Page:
Frank Tieri: So what... this guy's kind of like Mr. Fantastic on steroids? Yeah, his powers have always been sort of nebulous, but as long as he's cutting through X-Men teams like Kirstie Alley through Sizzler, I don't think the fans care.
    • Justified by a few supplementary sources back in the 90s; they listed his mutant power as the ability to alter his own biology on a subatomic level. Since this would include being able to alter his own DNA at will and mutant powers are genetic, well...
  • Nice Job Fixing It, Villain: Whether by accident or design, a lot of his attempts to recruit new horsemen end with him helping the heroes in the end, such as him rebonding Wolverine's adamantium skeleton, regenerating Sunfire's legs and restoring Polaris's sanity. Sometimes he at least has the sense to add in a touch of Be Careful What You Wish For, as was the case with the 'improved' wings he granted to Angel when remaking him as Archangel.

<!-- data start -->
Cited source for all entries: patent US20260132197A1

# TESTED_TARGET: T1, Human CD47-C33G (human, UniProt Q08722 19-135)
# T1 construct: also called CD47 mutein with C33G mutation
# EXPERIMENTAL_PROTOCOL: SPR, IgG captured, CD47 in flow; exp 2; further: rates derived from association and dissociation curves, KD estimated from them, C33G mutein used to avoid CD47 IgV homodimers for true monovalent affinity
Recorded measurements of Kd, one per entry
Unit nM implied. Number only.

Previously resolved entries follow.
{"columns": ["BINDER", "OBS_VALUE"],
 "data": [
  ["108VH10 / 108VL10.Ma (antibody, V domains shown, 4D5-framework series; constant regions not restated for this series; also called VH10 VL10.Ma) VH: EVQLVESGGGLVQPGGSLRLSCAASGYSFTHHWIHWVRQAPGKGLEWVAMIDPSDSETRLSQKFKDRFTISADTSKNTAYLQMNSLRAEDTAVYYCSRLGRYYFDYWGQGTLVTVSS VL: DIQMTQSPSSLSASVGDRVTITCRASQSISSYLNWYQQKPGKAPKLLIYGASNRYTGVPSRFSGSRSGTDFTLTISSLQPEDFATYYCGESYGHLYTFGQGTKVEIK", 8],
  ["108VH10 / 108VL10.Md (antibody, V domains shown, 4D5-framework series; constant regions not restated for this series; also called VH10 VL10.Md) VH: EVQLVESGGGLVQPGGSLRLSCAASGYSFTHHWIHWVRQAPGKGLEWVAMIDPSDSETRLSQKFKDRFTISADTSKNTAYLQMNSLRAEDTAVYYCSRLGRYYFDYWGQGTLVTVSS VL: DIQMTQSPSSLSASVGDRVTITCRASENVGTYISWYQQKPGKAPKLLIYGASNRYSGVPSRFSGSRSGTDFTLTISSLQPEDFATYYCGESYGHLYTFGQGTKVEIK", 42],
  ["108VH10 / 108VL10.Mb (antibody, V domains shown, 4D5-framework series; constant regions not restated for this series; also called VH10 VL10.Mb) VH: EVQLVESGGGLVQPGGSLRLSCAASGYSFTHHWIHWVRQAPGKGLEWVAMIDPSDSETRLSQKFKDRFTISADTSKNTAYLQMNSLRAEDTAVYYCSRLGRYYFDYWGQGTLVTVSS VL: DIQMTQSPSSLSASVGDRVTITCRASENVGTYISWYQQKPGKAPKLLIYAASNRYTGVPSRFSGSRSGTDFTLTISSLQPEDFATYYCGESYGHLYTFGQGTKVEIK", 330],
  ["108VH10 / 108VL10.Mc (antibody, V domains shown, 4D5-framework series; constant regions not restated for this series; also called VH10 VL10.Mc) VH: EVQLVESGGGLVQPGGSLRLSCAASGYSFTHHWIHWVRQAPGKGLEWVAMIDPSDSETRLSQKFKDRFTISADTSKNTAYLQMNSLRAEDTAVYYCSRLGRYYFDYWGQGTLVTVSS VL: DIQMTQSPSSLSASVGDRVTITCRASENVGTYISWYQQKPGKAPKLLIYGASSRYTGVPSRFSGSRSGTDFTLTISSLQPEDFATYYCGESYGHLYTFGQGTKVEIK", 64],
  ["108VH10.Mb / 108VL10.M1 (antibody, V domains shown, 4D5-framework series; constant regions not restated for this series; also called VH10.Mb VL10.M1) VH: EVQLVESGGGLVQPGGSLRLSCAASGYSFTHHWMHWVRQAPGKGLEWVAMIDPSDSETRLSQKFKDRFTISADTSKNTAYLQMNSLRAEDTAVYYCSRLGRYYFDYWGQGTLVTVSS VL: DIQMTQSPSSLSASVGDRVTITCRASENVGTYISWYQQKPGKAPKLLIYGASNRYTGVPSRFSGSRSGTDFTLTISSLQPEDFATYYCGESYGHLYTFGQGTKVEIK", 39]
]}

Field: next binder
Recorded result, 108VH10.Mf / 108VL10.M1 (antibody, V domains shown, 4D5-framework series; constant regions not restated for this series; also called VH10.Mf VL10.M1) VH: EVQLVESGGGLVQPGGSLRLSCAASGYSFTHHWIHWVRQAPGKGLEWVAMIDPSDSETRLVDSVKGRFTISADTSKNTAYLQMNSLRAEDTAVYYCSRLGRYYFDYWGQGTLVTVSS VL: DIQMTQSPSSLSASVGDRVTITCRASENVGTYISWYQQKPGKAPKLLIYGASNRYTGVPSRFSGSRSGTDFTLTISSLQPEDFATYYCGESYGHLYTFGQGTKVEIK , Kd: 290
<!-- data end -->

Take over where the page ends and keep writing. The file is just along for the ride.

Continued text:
• Noble Demon: This was apparently the original plan for him, as revealed in Louise Simonson's X-Factor Forever. Turns out all of Nur's villainy in the modern day is to keep Earth safe from the Celestials, and when Arishem the Judge shows up he even pulls a Heroic Sacrifice to save Scott and Jean's baby. The Krakoan Age alters the explanation (to prepare the Earth for an invasion from Amenth), but it's still noble - though given the personal factors at stake (such as the fact that his family are involved), the likes of Exodus are not particularly impressed. Even leaving that aside, Apocalypse does have standards of behavior he holds himself to, such as keeping his word and respecting worthy opponents - his internal monologue in the future during an issue of Messiah War is essentially remarking on how strong he finds the X-Force squad and everyone else fighting Stryfe, because of their courage and strength of will in the face of overwhelming power. Stryfe, conversely, he deems to have power but no strength. He also accepts Angel's demand for Hope, who Apocalypse was considering making his new host, as payment for his having shown mercy and restoring Apocalypse.